Incentives in the Modification and Cessation of Cigarette Smoking

Edwin B. Fisher, Leonard Green, Amanda L. Calvert and Russell E. Glasgow

in Associative Learning and Conditioning Theory

Published in print March 2011 | ISBN: 9780199735969
Published online May 2011 | e-ISBN: 9780199894529 | DOI:
Incentives in the Modification and Cessation of Cigarette Smoking

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This chapter reviews research on the effectiveness of incentives in general health promotion, and in interventions for smoking and other drug addictions in particular. Consistent with basic principles of learning and reinforcement, and from a behavioral economic perspective, it finds that (1) incentives are effective in encouraging smoking cessation and other health behaviors; (2) incentives are effective while in place but not after they are terminated; and (3) nonsmoking may be encouraged by increasing the availability of reinforcing activities that substitute for the reinforcement from nicotine. Incentives may be especially effective when smoking cessation is a priority for a specific period of time, such as during pregnancy. Incentive programs appear to influence otherwise “hard-to-reach” groups. The impact of incentives is enhanced when implemented in the context of broader programs promoting smoking cessation, and incentives applied to populations may be cost efficient by achieving modest effects for large numbers of individuals. Basic principles of reinforcement and the use of incentives understood within a behavioral economic framework should continue to inform public-health interventions and may lead to new insights into effective approaches for influencing health behavior.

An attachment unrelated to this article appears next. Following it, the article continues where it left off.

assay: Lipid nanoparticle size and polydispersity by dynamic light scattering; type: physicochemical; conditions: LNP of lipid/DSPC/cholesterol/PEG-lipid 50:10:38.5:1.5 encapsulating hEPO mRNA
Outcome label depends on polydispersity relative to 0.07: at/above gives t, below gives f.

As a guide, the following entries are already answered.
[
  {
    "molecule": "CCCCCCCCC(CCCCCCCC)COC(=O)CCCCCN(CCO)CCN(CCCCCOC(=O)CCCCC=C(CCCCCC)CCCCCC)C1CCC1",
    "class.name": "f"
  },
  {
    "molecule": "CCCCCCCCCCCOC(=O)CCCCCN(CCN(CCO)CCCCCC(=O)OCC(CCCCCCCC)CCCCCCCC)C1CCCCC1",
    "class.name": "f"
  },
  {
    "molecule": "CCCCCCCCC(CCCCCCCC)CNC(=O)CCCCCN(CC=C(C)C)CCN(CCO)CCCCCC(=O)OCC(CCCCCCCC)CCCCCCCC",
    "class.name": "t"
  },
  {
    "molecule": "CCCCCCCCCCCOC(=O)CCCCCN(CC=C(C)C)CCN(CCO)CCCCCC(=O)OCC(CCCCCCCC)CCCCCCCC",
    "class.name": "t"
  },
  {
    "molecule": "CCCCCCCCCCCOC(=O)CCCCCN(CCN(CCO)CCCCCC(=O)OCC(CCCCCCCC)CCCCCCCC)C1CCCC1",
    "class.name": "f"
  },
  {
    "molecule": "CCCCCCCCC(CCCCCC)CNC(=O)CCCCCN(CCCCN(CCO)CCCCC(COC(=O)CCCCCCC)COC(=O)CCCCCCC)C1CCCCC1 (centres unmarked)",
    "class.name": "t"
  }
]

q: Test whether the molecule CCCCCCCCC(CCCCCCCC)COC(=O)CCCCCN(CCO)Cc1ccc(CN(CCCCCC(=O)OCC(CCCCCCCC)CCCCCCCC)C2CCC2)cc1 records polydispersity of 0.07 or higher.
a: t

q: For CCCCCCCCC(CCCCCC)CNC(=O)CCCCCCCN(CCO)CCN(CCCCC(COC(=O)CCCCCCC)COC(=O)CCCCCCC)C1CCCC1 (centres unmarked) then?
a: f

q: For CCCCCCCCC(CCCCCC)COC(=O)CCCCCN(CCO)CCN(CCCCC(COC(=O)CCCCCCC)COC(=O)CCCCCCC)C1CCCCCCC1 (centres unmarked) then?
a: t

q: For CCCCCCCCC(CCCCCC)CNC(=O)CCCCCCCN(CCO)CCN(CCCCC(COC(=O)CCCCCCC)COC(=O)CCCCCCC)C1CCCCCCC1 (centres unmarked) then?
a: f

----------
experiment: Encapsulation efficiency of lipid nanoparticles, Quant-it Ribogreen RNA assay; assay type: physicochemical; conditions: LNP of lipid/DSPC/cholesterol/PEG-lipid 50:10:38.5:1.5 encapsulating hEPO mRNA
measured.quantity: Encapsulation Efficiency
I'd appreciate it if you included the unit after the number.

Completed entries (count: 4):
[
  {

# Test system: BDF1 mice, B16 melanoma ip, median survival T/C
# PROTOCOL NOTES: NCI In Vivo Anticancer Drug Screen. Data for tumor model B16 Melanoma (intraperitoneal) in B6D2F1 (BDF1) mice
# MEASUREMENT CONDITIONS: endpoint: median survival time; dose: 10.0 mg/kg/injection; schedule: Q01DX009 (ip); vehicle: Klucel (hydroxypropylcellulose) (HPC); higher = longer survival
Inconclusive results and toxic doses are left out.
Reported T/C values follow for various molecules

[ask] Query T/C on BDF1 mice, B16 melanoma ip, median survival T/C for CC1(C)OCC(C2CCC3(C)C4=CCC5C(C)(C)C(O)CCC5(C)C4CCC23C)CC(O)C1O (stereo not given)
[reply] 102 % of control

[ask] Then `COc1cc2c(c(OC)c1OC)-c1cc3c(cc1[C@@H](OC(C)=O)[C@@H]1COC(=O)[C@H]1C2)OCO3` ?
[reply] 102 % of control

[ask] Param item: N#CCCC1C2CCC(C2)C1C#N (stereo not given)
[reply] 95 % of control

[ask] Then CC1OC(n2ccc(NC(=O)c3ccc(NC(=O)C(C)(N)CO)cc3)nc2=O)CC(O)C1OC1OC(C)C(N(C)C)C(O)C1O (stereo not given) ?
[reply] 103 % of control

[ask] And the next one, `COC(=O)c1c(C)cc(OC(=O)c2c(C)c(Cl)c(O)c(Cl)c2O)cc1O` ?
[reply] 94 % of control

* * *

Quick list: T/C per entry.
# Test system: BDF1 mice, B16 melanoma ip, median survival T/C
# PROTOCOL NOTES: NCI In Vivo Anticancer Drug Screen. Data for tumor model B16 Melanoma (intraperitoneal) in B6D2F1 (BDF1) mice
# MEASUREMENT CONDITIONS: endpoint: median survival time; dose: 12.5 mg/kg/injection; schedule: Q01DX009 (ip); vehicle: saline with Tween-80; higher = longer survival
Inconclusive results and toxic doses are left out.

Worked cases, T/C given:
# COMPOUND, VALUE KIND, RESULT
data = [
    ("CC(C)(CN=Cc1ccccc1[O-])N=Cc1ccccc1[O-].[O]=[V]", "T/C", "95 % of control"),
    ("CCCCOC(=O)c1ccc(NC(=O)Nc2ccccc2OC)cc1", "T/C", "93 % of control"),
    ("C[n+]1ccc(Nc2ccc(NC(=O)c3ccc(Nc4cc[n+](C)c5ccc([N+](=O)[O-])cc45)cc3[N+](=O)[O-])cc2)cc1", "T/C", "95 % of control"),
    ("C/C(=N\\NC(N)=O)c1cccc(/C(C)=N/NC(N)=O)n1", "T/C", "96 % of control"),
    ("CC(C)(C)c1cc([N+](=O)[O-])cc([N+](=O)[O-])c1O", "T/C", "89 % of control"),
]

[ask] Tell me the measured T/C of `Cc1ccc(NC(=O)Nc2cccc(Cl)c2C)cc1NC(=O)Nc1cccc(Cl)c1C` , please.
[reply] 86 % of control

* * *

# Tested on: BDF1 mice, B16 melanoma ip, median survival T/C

Keywords: incentives; smoking cessation; reinforcement; behavioral economics; substitutability; health promotion

Chapter.  13541 words. 

Subjects: Cognitive Psychology

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